William was strongly anti-British long before the Revolution. He was a carpenter and then a printer, and finally gave his life for American independence. 1757 - William was drafted from the Virginia Militia to serve in the King's Virginia Regiment. When he refused, a bounty of 40 shillings was offered for his capture. The Sept 2, 1757 Virginia Gazette described the wanted man as: "William Depriest, Goochland County, height 5'7 1/2", 24 years old, Brown complexion, country Virginia, trade sawyer." In 1764 the British passed the Currency Act which prohibited printing paper money in the colonies and caused great economic hardships. Patrick Henry, in a speech before the House of Burgess in 1765, called upon the colony of Virginia to make paper money in defiance of the King but was voted down. He ended his speech "if this be treason, make the most of it!" William DePriest apparently took him seriously. [Patrick Henry's wife's family were neighbors of the DePriests.] 1767 - The following article is from the October 22, 1767 Virginia Gazette: "Williamsburg - Col. Terry, from Halifax county, informs that some time in August last a man was taken up and committed to their gaol, who upon examination confessed himself one of DePriest's gang, and that he, with others, guarded the said DePriest until he had struck 80,000£ Maryland currency, the bills mostly of the Dollar denomination. And some Gentlemen now in town inform that DePriest himself is now apprehended, and committed to Frederick county gaol in Maryland." [This amount of money goes beyond simple counterfeiting; it was a strong political statement.] William was arrested in Sept 1767 and charged with counterfeiting eight-dollar Maryland Bills of Credit. News of his activities and arrest was reported in newspapers throughout the Colonies including Maryland, Pennsylvania, New York and Massachusetts. Shortly after his arrest, William wrote his wife Tabitha, but the letter was intercepted and taken to Maryland's governor. It is now included in the Maryland Archives.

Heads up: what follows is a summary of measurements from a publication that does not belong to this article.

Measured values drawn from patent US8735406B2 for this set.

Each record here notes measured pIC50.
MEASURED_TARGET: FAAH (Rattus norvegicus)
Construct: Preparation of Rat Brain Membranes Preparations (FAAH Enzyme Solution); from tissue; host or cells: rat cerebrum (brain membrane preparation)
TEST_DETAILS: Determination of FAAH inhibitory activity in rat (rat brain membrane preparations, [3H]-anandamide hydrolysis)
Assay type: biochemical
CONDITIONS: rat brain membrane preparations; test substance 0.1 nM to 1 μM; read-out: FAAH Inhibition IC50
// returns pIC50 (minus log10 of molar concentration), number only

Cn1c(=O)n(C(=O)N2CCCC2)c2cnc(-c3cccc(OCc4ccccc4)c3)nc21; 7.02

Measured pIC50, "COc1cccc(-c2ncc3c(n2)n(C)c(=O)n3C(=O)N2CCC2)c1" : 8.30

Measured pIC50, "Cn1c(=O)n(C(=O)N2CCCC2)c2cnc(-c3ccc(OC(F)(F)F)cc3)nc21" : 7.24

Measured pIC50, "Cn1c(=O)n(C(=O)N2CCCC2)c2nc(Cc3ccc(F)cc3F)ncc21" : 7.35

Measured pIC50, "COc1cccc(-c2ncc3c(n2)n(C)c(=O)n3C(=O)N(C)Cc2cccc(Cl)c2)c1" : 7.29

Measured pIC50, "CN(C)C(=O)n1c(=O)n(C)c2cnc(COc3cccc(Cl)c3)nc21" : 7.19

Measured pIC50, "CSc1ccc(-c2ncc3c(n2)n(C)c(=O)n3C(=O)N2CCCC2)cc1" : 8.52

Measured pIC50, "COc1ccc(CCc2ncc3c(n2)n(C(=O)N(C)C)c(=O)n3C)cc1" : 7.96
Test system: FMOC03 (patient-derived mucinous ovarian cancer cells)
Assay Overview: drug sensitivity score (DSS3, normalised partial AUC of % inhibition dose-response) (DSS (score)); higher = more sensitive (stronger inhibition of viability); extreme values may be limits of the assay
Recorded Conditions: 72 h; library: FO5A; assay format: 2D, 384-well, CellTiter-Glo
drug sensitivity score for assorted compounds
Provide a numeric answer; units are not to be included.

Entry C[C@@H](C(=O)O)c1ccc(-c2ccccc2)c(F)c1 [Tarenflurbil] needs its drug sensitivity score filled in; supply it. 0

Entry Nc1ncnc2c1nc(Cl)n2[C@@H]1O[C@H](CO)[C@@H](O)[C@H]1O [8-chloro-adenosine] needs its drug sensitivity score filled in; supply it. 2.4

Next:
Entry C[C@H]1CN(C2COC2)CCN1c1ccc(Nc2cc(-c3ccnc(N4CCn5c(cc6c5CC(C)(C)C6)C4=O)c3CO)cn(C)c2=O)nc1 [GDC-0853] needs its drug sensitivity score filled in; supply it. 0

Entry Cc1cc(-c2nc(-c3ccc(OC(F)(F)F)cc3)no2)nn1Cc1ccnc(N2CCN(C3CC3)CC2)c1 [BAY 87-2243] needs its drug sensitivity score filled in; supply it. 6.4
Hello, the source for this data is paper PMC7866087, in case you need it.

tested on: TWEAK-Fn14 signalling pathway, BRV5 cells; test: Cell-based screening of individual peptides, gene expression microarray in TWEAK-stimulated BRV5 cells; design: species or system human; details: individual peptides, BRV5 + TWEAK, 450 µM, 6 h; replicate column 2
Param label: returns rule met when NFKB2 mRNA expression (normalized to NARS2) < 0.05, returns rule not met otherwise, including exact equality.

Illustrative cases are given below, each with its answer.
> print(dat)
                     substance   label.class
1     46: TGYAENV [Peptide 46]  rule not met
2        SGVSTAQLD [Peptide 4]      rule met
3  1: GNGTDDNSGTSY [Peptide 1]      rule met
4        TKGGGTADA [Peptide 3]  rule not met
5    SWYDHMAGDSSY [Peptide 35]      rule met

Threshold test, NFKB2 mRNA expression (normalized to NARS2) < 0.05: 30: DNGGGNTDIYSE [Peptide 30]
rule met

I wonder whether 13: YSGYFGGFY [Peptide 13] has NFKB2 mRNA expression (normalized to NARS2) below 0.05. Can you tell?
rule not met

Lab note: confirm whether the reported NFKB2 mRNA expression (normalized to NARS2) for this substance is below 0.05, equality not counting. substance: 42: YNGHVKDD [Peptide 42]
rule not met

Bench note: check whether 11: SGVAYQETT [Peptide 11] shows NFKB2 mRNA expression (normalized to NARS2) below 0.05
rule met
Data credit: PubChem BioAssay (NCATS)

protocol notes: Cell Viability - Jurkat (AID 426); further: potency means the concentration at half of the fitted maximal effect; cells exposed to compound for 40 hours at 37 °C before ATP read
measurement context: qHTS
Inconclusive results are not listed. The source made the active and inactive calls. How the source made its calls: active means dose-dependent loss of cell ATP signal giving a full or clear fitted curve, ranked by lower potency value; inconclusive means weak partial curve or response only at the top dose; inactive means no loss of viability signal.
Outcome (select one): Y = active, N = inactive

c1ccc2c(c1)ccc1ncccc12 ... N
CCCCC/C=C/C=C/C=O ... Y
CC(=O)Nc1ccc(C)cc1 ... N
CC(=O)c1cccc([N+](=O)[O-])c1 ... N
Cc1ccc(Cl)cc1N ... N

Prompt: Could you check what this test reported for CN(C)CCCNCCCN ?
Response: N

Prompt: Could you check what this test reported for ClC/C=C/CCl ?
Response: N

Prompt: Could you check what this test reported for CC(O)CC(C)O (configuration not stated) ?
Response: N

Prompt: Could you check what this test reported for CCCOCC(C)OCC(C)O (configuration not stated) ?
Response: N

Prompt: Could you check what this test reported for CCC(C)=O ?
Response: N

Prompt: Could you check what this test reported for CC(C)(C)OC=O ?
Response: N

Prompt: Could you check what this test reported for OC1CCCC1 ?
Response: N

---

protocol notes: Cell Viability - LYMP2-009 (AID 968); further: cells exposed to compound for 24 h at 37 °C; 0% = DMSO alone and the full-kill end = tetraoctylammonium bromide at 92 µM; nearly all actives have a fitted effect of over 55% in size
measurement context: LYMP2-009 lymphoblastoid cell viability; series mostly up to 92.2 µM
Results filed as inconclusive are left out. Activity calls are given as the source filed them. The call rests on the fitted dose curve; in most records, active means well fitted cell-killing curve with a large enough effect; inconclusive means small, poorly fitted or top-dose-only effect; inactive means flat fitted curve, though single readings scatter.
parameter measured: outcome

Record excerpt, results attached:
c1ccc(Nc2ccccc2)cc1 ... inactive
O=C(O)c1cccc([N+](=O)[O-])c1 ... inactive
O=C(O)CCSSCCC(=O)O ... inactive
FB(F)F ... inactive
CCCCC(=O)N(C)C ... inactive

"To Tabitha Depriest, Pitsylvania County, Virginia. Dear Wife I am very sorry to inform you of this Melancholy News that I am apprehended & am now in Irons at Frederick Town in Maryland. I beg that you may take it as easy as you can and come as soon as possible you can to see me and bring me as much Money as you can. I beg that you may go about among my Friends and they will help you to Money. After you have done what you can upon Smiths River I beg that you may go into Amherst County and apply to Col. William Cabbel [Cabel] and to James Nivils [Neville] and to all the heads of that County as my friends and to my Brother John and apply yourself to Capt Thomas Devenport [Davenport] in Cumberland County and he will do more for you than all the rest. It is needless to mention all for you know as well as I who to apply to. am your Loving Husband Wm Depriest"
William was first held in the Frederick county prison, then in Oct was taken to Annapolis, MD for fear his friends would attempt to free him. He died in the Annapolis jail while awaiting trial. He fell into a coma on Mar 9, 1768 and died on Mar 13.
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